Marilyn Monroe’s pop culture presence
Helen of Troy may have been the beauty whose face famously “launched a thousand ships,” but when it comes to moving merchandise, inspiring artists and spilling ink, she can’t hold a candle to Marilyn Monroe, whose presence can be felt in almost every corner of popular culture. What follows is a selected list of products that carry her imprint.
The actress’ name and image
have been used to sell a mind-boggling array of products from khakis andCoca-Colato cars and cosmetics, but one of the more memorable ads to leverage the legend didn’t use her likeness at all. In a 1995 print ad, a vodka bottle sits atop a subway grate as the lettering from its label billows about the same way Monroe’s dress does in that iconic scene from “The Seven Year Itch.” The ad copy read: “Absolut Marilyn.”
The best-known artwork bearing her likeness are the silk-screened images created by Andy Warhol within a month of her death in 1962. Warhol’s Marilyns were based on a publicity photo of the actress used for the 1953 release of the movie “Niagara.”
Toronto-based Marilyn Monroe Cafe Franchise Inc. has plans for a global chain of 750- to 1,500-square-foot coffee shops with coffee drinks, fruit smoothies and pastries on the menu and Monroe quotes and photographs on the walls. The first one is set to open its doors in the Toronto suburb of Oakville in early September.
Monroe has been an obvious choice to be the face of beauty products over the decades. The most recent effort, due to hit retail in October, is a limited-edition, 30-piece beauty collection from MAC Cosmetics, which will include nail lacquers, eyeliners, eye shadow and lipstick.
In the past, Dolce & Gabbana has offered Monroe-motif dresses and T-shirts, Betsey Johnson has created “Mary-Lynn” tote bags, and Gerard Darel has sold replicas of the cable-knit sweater Monroe wore in “Let’s Make Love.” More recently, the film “Niagara” inspired the spring 2011 men’s and women’s Gant by Michael Bastian collection. And Italian luxury label Salvatore Ferragamo is rolling out a capsule collection of shoes that re-creates Ferragamo footwear once worn by Monroe.
A 60- to 100-piece jewelry collection that includes rings, necklaces and earrings is scheduled to go on sale in mid-October, says Tim Engle, chief strategy officer of Knoxville, Tenn.-based Jewelry Television. He says the collection will have actual pieces that Monroe owned and reproductions, as well as pieces inspired by Monroe’s style. The debut collection, priced from $40 to $125, will be sold on JTV’s website and its cable TV channel.
Marilyn Monroe Spas, which expects to open its first nail salon in Orlando, Fla., by the end of the year, aims to offer manicures, pedicures and a range of other salon services inspired by and themed around the late actress.
Channeling your inner Marilyn for a magazine cover or the glossy pages in between is practically a rite of passage for the celebrity set. Among those who have done so to memorable effect are Madonna, Nicole Kidman, Rihanna, Britney Spears and Lindsay Lohan, the latter of whom went full Marilyn by re-creating Monroe’s famous 1962 Bert Stern photo shoot known as “the last sitting.” Stern even photographed Lohan for the 2008 New York magazine cover spread.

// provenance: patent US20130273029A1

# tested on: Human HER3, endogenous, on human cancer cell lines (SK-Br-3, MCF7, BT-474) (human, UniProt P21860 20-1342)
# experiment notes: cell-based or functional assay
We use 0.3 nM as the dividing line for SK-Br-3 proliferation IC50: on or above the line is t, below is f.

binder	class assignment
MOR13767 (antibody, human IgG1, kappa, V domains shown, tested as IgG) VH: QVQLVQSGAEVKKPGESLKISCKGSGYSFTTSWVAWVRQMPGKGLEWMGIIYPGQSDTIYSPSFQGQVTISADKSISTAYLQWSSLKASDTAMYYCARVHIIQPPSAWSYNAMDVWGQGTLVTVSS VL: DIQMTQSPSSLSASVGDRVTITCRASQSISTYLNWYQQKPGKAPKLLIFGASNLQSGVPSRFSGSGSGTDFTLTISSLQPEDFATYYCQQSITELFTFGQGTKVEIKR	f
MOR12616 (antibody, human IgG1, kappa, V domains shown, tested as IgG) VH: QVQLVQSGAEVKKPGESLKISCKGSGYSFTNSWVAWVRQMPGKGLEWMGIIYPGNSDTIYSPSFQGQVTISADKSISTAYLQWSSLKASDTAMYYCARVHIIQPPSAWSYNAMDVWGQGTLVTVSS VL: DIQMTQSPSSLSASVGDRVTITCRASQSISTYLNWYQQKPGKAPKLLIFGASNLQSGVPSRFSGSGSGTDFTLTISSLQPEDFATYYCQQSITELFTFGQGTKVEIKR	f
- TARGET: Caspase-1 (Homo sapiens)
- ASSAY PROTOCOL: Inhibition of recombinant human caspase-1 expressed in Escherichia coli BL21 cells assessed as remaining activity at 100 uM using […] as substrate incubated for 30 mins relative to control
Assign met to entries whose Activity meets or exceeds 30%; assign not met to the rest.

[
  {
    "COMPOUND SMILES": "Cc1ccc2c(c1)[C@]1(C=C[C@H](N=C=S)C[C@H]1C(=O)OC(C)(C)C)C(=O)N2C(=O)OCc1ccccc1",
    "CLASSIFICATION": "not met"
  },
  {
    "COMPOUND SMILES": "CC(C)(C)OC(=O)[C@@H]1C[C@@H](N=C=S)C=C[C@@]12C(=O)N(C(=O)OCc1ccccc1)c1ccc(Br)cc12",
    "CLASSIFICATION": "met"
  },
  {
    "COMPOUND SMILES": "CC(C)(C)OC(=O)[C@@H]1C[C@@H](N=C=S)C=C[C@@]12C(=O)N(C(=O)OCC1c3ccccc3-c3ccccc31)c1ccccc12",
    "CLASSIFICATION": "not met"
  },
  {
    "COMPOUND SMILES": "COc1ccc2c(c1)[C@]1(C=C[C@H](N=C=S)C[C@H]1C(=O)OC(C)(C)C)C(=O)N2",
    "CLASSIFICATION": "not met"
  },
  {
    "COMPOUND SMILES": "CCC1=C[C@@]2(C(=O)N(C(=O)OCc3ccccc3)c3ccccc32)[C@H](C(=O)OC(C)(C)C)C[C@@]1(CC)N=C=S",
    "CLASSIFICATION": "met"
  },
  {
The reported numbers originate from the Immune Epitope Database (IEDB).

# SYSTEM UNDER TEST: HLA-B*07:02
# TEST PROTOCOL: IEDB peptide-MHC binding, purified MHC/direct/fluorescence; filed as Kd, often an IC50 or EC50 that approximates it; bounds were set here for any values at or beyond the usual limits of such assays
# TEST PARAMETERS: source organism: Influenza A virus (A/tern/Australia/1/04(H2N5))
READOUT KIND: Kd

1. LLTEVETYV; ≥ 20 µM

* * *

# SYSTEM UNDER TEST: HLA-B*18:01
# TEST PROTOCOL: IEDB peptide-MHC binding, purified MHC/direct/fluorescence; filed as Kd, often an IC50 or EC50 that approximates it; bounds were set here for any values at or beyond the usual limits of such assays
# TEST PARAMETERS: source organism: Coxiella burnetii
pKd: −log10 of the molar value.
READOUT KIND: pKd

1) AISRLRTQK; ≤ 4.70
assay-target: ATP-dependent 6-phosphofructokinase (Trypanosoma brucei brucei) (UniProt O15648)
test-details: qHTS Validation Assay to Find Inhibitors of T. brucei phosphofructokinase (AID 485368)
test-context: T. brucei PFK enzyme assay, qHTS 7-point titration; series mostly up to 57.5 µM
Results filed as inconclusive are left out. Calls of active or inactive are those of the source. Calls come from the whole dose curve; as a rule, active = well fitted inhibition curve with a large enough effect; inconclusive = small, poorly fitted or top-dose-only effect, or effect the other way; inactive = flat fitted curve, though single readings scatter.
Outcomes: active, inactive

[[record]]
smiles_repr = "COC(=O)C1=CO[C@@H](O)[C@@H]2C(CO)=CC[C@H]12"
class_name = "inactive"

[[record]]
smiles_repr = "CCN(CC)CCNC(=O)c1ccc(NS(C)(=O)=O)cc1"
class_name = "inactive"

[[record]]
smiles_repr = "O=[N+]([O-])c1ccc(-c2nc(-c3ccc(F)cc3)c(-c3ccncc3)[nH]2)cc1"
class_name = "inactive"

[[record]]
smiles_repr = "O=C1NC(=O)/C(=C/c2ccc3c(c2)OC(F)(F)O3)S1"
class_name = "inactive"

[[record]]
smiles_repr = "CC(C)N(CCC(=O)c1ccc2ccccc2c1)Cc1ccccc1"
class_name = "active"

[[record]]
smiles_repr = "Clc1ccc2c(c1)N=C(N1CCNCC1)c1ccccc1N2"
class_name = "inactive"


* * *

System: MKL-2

Movies and television
Where to begin? Ashley Judd and Mira Sorvino portrayed younger and older versions, respectively, in the 1996 TV movie “Norma Jean & Marilyn,” Charlotte Sullivan played Monroe in the 2011 Reelz Channel miniseries “The Kennedys,” the same year Michelle Williams earned an Oscar nomination and won a Golden Globe for “My Week With Marilyn,” and James Franco made an ill-advised appearance in Marilyn Monroe drag during a co-hosting stint of the Academy Awards. Then there are the hundreds, perhaps thousands, of DVDs of her film appearances.
Monroe’s short life was the inspiration for Elton John and Bernie Taupin’s song “Candle in the Wind,” which first appeared on Elton’s 1973 album “Goodbye Yellow Brick Road.”
Madonna pays homage to (and essentially strip mines) Monroe’s “Diamonds Are a Girl’s Best Friend” dance number from the 1953 film “Gentlemen Prefer Blondes” for her “Material Girl” music video — right down to the pink dress, nearly shoulder-length pink opera gloves, jewelry and a chorus of tuxedo-clad gentlemen.
In 1995, Monroe officially became first class — postage, that is — when theU.S. Postal Serviceunveiled a 32-cent stamp bearing her likeness. It went on to become that year’s bestselling U.S. postage stamp.
Designer William Travilla’s iconic “subway dress” is immortalized in “Forever Marilyn,” Seward Johnson’s 26-foot-tall sculpture depicting Monroe’s subway grate pose from “The Seven Year Itch.” The piece is scheduled to remain at the corner of Palm Canyon and Tahquitz Canyon Drive in Palm Springs until June 2013.
Napa Valley-based Nova Wines Inc. has been making Monroe-themed wines and packaging them in bottles bearing her likeness since 1985. Products include Marilyn Merlot ($40 to $3,800 depending on the year), Sauvignon Blonde ($16) and Norma Jean ($12 to $160).